Inuit in 1999 in an effort to try and give some land back to the First Nations.
If you come to visit us, you have to get some coffee and doughnuts at Tim Hortons, have
some pancakes with maple syrup and watch at least one hockey match! You won’t find any
other country where so many kids play hockey!
International surveys frequently rank my country as the "best country in the world to live in"
– and it is also one of the top ten tourist destinations in the world. So why don’t you come
visit, eh? We are very polite and easy-going and there is always room for some more. Don’t
forget to bring your tuque and your runners, drive many clicks and spend a loonie and a
The UK
My country is not just one country, but in fact a union of four countries and even though
they are in many ways much alike, they are also quite different.
Our country and especially our capital are hugely popular tourist destinations. Do you know
how many people visit our capital every year? More than 16 million! Actually, it is the
second most popular capital in the world!
Many tourists come to shop, to visit our pubs, to enjoy concerts, theatre performances and
museums. But the countryside also has a lot to offer, varied landscapes with beautiful hills
and cosy villages, wild areas and dramatic scenery.
The whole world knows our royal family; they are simply the most famous royal family in the
world. Our political system has been a model for many other democracies over the
centuries. This country has been the most powerful in the world, but even though it no
longer holds that position, it is still an important global power.
Our pop and rock artists are popular all over the world, and have an exceptional position not
only among young people, but also among their parents, who started out as fans in their
youth. I’d hum a song for you right now, but unfortunately, I can’t carry a tune in a basket!
So go on, save up a few quid and come visit this cracking country of ours! Bring your mates
too, and I guarantee you’ll have a few laughs. And when you’re knackered from too much
sightseeing and shopping, have a nice cuppa and get some kip, and you’ll be as right as rain.
Glossary of for the UK text
I can't carry a tune in a basket (idiom) I can't sing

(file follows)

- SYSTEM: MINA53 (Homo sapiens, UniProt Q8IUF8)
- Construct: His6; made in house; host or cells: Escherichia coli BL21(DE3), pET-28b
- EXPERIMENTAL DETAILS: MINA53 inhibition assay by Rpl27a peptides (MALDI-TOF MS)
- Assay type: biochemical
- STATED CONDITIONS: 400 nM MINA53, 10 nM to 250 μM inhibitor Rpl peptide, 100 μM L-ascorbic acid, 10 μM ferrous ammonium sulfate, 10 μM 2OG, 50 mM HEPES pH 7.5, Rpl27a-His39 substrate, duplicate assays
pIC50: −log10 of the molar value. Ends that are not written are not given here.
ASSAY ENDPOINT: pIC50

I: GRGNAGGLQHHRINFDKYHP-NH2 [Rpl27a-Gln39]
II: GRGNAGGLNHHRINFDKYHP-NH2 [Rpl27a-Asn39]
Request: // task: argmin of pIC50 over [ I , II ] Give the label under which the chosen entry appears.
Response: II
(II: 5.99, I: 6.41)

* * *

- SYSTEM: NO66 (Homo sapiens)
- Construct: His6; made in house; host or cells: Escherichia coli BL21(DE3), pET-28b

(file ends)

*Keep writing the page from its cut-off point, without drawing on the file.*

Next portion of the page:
cracking (colloquial) splendid
‘ave a few laughs (colloquial) have fun
knackered (colloquial) exhausted, very tired
cuppa (colloquial) cup of tea
kip (colloquial) sleep
The first thing that is special about my country is the size. It is the largest democracy in the
world. It is also the second most populous country in the world, and the population is very,
very diverse. Actually, we are speaking many different languages!
And because it is such a big country, we can basically show you not only impressive
mountains, but also beautiful sandy beaches, wild jungles and fruitful farming districts. Did
you know that there are even tigers in my country? They are not as scary as they look like!
The elders used to tell us "Do not blame God for having created the tiger, but thank him for
not having given it wings!" And thankful we are.
Because we are having so many different people in so many different kinds of areas, there is
a lot of exciting food! We have an array of local food traditions and a huge variety of dishes,
so you need a long stay here to taste it all! Some dishes are very hot and spicy, others are
soft and tasteful. In Britain our food is definitely more popular than fish and chips! The
British just love our spicy sauces and our savoury meat dishes.
Another thing that is special about my country is that we have one of the oldest musical
traditions in the world and we love films with a lot of song and dance.
My country has a very unique mix of people, languages and cultures. Do one thing, come
and visit and bring your near and dear!
Language Features
Jamaica – some characteristics of Jamaican English
often drops the /r/, but not always (semi-rhotic)